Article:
Assuming you have a 1971 land barge from your name. The 1971 through 1976 models where the largest and the heaviest B-bodies built. With a curb weight of 4,330 pounds empty (but does include oil in pan and five gallons of gas, not found on the shipping weight). That is a lot of mass to accelerate, even with a 7.0 liter LS (though yours could be as small as a 4.3L).
As to who makes adjustable control arms I would look to Hotchkiss. If you are serious about draging it you will eventually need to reinforce the upper control arm mounting points as they are in tension on launch, and with a lot of flogging they will pull loose.
On my 1985 Impala (the ninth and final version of the B-body) I got my weight down to 3,280 pounds by putting the car on a very strict diet. Dropped in a thousand horsepower BBC under the hood and on a properly prepped track while running 12 inch wide slicks I could stand it on it's back bumper while clicking of a 9.39 in what was essentially an old taxi cab.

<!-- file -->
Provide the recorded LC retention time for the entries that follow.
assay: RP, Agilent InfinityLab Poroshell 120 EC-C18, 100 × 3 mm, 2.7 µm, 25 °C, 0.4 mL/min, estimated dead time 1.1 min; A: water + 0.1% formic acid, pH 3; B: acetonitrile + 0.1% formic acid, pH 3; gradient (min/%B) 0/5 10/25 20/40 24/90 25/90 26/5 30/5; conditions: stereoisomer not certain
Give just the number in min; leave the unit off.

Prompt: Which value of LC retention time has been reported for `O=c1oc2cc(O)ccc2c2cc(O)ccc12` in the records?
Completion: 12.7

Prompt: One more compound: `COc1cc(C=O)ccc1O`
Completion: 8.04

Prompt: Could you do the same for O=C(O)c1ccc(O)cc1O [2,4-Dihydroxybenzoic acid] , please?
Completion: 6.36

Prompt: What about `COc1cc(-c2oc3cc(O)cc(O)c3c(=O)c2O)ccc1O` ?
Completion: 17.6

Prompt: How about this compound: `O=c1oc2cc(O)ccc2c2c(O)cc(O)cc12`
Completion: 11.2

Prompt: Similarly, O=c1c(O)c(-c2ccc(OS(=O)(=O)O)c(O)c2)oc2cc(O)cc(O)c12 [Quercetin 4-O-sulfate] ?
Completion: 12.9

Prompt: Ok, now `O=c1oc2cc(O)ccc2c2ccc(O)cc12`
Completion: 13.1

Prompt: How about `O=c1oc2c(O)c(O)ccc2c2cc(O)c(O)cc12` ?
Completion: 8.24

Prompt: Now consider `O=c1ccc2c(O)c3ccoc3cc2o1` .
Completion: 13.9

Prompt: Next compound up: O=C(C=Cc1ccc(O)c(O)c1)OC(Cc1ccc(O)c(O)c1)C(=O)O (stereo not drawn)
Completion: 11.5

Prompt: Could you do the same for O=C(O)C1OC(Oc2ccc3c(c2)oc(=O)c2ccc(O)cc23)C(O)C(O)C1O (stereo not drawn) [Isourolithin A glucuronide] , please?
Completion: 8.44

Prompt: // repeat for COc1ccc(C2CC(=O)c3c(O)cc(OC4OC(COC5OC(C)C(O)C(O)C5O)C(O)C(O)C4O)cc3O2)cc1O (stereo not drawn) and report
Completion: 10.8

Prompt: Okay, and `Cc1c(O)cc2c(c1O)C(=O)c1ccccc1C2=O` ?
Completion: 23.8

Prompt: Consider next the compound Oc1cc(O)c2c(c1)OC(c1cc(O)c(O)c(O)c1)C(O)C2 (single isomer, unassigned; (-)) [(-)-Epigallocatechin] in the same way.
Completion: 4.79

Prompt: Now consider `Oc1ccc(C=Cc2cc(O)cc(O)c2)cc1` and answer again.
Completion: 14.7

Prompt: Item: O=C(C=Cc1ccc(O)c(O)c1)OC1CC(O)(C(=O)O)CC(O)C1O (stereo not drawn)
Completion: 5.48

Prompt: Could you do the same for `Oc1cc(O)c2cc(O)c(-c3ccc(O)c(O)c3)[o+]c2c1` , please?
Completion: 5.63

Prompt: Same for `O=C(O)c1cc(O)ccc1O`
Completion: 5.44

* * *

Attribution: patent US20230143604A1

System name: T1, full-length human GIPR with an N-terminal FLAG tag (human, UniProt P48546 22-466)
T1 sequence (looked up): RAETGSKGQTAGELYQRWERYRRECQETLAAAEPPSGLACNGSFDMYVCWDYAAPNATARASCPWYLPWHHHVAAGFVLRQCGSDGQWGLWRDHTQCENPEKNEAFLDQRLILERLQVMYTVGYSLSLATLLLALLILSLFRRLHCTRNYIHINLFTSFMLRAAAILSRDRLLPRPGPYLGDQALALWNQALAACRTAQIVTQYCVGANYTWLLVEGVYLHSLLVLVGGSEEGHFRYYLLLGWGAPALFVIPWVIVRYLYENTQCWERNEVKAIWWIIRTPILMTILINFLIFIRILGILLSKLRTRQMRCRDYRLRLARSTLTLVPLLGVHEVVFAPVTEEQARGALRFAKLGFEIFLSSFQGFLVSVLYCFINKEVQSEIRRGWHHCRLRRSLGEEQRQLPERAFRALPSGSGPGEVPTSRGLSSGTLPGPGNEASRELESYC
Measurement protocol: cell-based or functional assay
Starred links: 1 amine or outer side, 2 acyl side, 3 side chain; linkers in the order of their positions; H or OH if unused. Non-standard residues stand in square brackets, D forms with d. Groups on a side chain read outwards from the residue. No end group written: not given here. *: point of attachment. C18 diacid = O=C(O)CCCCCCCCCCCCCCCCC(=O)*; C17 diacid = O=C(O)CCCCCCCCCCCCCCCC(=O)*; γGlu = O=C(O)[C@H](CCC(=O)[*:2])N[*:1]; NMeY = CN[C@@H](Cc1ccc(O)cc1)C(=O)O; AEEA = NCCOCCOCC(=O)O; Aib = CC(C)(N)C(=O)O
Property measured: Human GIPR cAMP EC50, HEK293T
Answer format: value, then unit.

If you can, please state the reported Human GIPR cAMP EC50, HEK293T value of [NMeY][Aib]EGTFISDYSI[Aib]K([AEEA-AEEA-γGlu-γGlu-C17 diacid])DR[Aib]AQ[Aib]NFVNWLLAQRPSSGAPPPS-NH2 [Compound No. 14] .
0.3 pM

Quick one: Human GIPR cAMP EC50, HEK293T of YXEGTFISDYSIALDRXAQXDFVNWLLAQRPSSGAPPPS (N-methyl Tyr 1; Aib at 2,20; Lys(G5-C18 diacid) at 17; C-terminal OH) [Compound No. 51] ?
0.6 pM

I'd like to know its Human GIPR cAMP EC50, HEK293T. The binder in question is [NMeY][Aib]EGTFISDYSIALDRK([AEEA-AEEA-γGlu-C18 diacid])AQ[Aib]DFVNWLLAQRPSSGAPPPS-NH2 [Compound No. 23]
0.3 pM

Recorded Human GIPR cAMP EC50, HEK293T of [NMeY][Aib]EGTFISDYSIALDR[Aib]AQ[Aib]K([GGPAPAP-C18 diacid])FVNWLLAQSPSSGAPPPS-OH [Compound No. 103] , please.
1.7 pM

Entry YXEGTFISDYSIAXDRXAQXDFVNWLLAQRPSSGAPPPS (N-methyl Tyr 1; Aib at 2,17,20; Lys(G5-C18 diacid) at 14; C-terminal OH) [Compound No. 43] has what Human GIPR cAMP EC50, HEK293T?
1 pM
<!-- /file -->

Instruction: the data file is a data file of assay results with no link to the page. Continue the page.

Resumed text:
I used to drive it on the street all the time, but traction was nearly impossible, just smoking the tires for two or three blocks was the best I could do without wide tires and a lot of rubber cement.
Hotchkis has some really nice adjustable upper control arms for the rear-end if you stay with the stockish design. You may want a rear sway bar as well, I got one from Addco. (resold through many places)
I *think* that the RideTech guys (Air Ride) have a coil-over kit for the rear if you got more $$ to go that way.
PS. I got this video across my Facebook the other day. Pretty badass. You could jump straight to the 1:00m mark.....
I used aftermarket tubular control arms with a Dana 60 sporting 35 spline axles and a Detroit Locker. With something this heavy a locker beats a limited slip rear end; and it offers the possibility of driving on the street which you can not do that with a spool, even though a spool allows you to run 45 spline axles. A spool will break even a 45 spline axle when trying to turn.